The Greatest Nots
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Sooner or later it was bound to happen. They are those unforeseen occurrences that suddenly and unexpectedly appear inside your auricle that make the history of Italian music. “History” with an incorruptibly lowercase “h”; because it’s the fact that its lowercase that changes our cultural existence. That unanticipated oversight that comes bursting through, that unwanted error that rises up with absolute certainty. The minimum common divisor becomes huge in the mainstream imagination. The philosophical garbage heap for the underclass perpetually suffering from symptoms of withdrawal from everywhere and anyway. Maurizio Marsico, the magnificent mistake of Italian music. An absolute master at running decades of contemporary music through the spin cycle in the pressure cooker of post-modern madness. Inadvertently. Since the end of the seventies, he has been silently leading the way for Italian cultural processes, giddily mastering them and tossing them to people who are hungry but have no digestive apparatus, aimlessly displaced in the outskirts of nothingness. From Milan to New York. Then there’s Stefano Di Trapani, the absolute presence of the “other cultures” that have traversed the first twenty years of the 2000s. Without Di Trapani (often masquerading under the pseudonym Demented Burrocacao), Rome would have failed to dictate forms and methods within the architecture of international sound. He is an absolute manipulator of compliant thought and a declared destroyer of the planetary rules of sound. He is also a member of the cultural underclass in the wretched realm of absolute certainties. Together they created Greatest Nots, an encyclopedic crib sheet of what was, is and will be missing from Italian music. A Hahnemann-esque project where forty years of splinters of Italian music have been diluted and dynamized. A homeopathic process carried out by two alchemists who are totally unaware of the processes that led to the creation of the homunculus, settling for just his hearing apparatus and his hypothalamus. Like modern butchers, they offer us the rotten meat of Italian music, blood, and fat to feed the proletariat crushed by contemporary simultaneity. Everything is so that everything returns, in distorted yet fascinating and obsessive forms. Things that make the “newness” we’re drowning in look like the sludge extracted from the sewers of a modern psychiatric facility. Nothing will be as it was before because what there was before never existed. Cover illustration by Enrico Infidel D’Elia and Simone Tso.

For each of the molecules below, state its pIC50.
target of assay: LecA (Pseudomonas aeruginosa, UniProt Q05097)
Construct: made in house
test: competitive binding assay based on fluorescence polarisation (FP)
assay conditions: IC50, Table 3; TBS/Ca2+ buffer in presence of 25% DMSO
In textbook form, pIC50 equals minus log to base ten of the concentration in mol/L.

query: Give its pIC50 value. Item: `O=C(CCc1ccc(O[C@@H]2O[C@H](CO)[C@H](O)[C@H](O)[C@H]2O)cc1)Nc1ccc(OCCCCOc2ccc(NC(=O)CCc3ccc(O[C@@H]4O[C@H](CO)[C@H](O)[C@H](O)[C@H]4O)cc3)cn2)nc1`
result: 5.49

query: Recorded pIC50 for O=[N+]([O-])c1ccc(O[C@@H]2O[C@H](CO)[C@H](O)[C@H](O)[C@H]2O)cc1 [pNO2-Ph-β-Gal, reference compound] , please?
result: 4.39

Limited to 300 copies
Brand new, never played, unsealed